Battle v. Norton, 365 F. Supp. 925 (D. Conn. 1973)

US District Court for the District of Connecticut - 365 F. Supp. 925 (D. Conn. 1973)
October 23, 1973

365 F. Supp. 925 (1973)

John J. NORTON, Warden, Federal Correctional Institution, Danbury, Connecticut, et al.

Civ. No. B-853.

United States District Court, D. Connecticut.

October 23, 1973.

*926 Dennis Curtis, New Haven, Conn., for petitioner.

Peter Mear, Asst. U. S. Atty., New Haven, Conn., for respondents.


NEWMAN, District Judge.

This case raises interesting and potentially troublesome issues concerning the decision-making process of the United States Board of Parole. Petitioner was sentenced on March 30, 1973, to serve eighteen months for the offense of failure to appear. 18 U.S.C. § 3150. Sentence was imposed pursuant to 18 U.S.C. § 4208(a) (2), which makes a prisoner eligible for parole "at such time as the board of parole may determine," rather than after serving one-third of the sentence, as required by 18 U.S.C. § 4202.

While incarcerated at the Federal Correctional Institution at Danbury, petitioner was considered for parole pursuant to the Experimental Parole Board Regionalization Project (hereafter "pilot project") adopted by the Board on October 19, 1972. Bureau of Prisons Operations Memorandum (B.P.O.M.) 40100.14. This pilot project was put into effect for an expected one-year period at five institutions in the Northeast, including the Federal Correctional Institution, Danbury. It introduced several innovative and generally constructive changes to parole procedures, including a requirement that the reasons for a parole decision be communicated to the inmate. Ibid. ¶ 6. On July 27, 1973, petitioner was denied parole and continued to expiration. Under the caption "reasons" (plural original), he was told: "Your release at this time would depreciate the seriousness of the offense committed." According to petitioner's sentence computation record, his mandatory release date, after credit for pre-trial detention time and good time, is November 24, 1973, although petitioner alleges, and the Government's response apparently agrees, that his mandatory release date is October 26, 1973.

On August 14, 1973, petitioner filed this action against the warden at Danbury and the Board seeking a writ of habeas corpus or mandamus to secure his release and to require the Board to follow its statutory obligations. His essential complaint is that specification of the reason given for denial of parole demonstrates that the decision to deny parole was arbitrary and beyond the discretion committed to the Board by 18 U.S.C. § 4203.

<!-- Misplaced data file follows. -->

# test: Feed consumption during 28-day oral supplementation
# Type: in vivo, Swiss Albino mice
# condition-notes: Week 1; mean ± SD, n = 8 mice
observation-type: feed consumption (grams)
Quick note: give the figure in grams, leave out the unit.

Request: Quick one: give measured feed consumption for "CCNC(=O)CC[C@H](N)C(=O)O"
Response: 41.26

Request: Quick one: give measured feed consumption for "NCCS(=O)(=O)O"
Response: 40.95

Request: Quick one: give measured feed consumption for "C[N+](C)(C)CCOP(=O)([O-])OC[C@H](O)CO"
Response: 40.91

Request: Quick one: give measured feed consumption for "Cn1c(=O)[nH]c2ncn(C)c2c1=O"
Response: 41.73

The petition was originally dismissed on August 27, 1973, for failure to exhaust the administrative appeals procedure of the pilot project. See Lupo v. Attorney General, Civil No. B-820 (D. Conn. July 17, 1973). Unlike most review procedures, which specify maximum time periods for taking appeals, the review procedure of the pilot project specifies minimum time periods prior to which appeals may not be taken. Review of the initial decision made by two hearing examiners may not be sought from the Regional Board Member until thirty days after the examiners' decision, and the Regional Member's decision *927 may not be appealed to a three-member panel of the Board until ninety days after its receipt. B.P.O.M. 40100.14, ¶ 6. These waiting periods, which must precede review and appeal, are surely not among the commendable features of the pilot project, and have been replaced effective October 1, 1973;[1] nevertheless in this District their observance has, as a general rule, been required. Though petitioner originally claimed his mandatory release date would arrive before he could pursue his administrative appeals, he was nevertheless required to exhaust because there had been no indication that the Board would apply these inexplicable waiting periods to him.

Petitioner then pursued the first level of review to the Regional Board Member. After receiving no response, he telephoned the Board and could receive no assurance that his request for review and appeal would be considered prior to his mandatory release date. In these circumstances administrative remedies were not realistically available. This Court therefore granted petitioner's motion for reconsideration on September 19, 1973, directed respondents to respond to the petition, and appointed counsel for petitioner. A hearing was held on September 28, 1973, at which oral argument but not evidence was presented. Respondents subsequently filed an affidavit of Maurice H. Sigler, Chairman of the Parole Board (set out in full as appx. 1, infra), and a report on the Board's decision-making policies and practices prepared by the Research Center of the National Council on Crime and Delinquency. Hoffman and Gottfredson, Paroling Policy Guidelines: A Matter of Equity, June, 1973 (hereafter "NCCD Report").